Born in Miaoli in 1938, Pan Chau-sen and his family moved to Jiale Village in Jianshi, Hsinchu because his father worked in the Forest District Office there. Later, he moved to Neiwan, Hsinchu with his family and spent his childhood there. Since his childhood, he has shown great sensibility in painting. Having suffered from eye disease for two years, he did not go to school until he was ten years old. In 1955, he started studying painting under the guidance of Hsiao Ju-sun. In the same year, he received the first prize of “The Provincial Student Art Exhibition.” He graduated from the division of art at Taipei Normal Education School (now the National Taipei University of Education), where he showed impressive performance and received the second prize of “The Provincial Student Art Exhibition.” Later, he graduated from Taichung Normal School (the forerunner of National Taichung University of Education) in 1964 and received the award of “Tai-Yang Art Exhibition” in the following year. In 1968, he received the first prize of “Tai-Yang Art Exhibition” and the third prize of “Taiwan Provincial Fine Arts Exhibition.” In 1969, his work was exhibited at San Paolo International Biennial Exhibit, Brazil. For all these years, he has participated in many exhibitions (domestic and overseas) and has received several awards – which prove his great accomplishment as an artist. He is best known for his unique painting style. At the early stage, he preferred obscure hues such as gray and blue. Later, he gradually adopted warm colors and again made a transition to the use of black-and-white, through which he visualized the tranquil atmosphere in his painting. The mouthless figures in his painting often remain silent with their eyes closed – as if they are inviting viewers to enter the world of meditation with them.
His artworks can be roughly divided into five stages: 1.) the fishing village series during the mandatory military service; 2.) the silent beauties series; 3.) the landscape and still life series; 4.) the naked women and the memory series; 5.) the self-discovery series.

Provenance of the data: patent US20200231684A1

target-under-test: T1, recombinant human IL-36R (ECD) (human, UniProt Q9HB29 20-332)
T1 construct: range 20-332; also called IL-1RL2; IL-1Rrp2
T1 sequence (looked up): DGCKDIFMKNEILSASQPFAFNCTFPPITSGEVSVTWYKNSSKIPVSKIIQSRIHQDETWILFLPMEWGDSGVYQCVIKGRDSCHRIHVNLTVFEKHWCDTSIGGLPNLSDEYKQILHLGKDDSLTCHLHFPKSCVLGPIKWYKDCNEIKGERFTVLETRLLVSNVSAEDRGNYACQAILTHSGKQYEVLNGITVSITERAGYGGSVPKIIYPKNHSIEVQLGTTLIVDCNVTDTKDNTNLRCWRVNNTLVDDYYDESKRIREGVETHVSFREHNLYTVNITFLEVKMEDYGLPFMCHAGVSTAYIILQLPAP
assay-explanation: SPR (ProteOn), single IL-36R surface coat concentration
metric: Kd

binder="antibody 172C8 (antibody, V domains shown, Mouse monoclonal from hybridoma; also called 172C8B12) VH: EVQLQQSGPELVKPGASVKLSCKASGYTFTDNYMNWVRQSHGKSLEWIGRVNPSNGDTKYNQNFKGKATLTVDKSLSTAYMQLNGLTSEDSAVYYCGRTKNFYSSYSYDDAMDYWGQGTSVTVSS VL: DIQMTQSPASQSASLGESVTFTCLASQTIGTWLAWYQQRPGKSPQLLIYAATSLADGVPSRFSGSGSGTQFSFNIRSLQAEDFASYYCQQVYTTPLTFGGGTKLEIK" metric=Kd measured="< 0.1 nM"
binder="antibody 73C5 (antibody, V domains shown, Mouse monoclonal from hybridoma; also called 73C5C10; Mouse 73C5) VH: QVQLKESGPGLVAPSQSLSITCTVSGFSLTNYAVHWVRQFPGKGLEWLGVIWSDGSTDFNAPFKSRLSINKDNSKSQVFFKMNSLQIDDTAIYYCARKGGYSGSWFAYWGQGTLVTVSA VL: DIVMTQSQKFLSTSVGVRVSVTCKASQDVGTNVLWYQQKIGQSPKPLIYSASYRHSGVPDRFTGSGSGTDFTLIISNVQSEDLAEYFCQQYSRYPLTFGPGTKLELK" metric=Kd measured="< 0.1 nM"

The background of the painting is the dark blue ocean and its quiet surface, which highlights the formalized poses and expressions of the figures in the painting. It seems that the moment has been captured into a freeze-frame. Within the silent atmosphere, the artist visualizes the hopeless waiting.
Pan Chau-sen grew up in the post-war Taiwan. Under the modern art movement, he followed the guidance of Hsiao Ju-sun and established his unique personal style while choosing a path different from others. There is always a mysterious atmosphere in Pan’s painting as if he is trying to tell a story through the work. The mouthless figures with their eyes closed become the typical subject in his paintings. These figures often close their eyes, with their hands folded up as if they are absorbed in their thoughts of memories. The melancholy expression on their face reveals the romantic sorrow. The symbolic silence creates a gloomy space to imagine the suppressed desire. With the both hands folded up around the chest, the gesture suggests the self-prisoned loneliness while there is no connection among these people. In addition to the symbolic gesture, the use of blues is another feature in Pan Chau-sen’s painting. The melancholy figures in pinkish white are painted with the dark blue, the misty blue, the tranquil blue, and various blues, creating the atmosphere of gloominess, silence, and sentiment. Such a gloomy and suppressed image secretly reveals Pan Chau-sen’s emotional desire and obsession. It is indeed a unique expressive style of the post-war art in Taiwan.
|Medium / Classification：||Oil paints and Acrylic colors|
|Collection Unit：||Collection of the National Taiwan Museum of Fine Arts|
|Contact method for authorization：||
Guide to the Use of Image Files and Data from the Online Collection Database
|Related Exhibition：||"The Pioneers" of Taiwanese Artists, 1931-1940|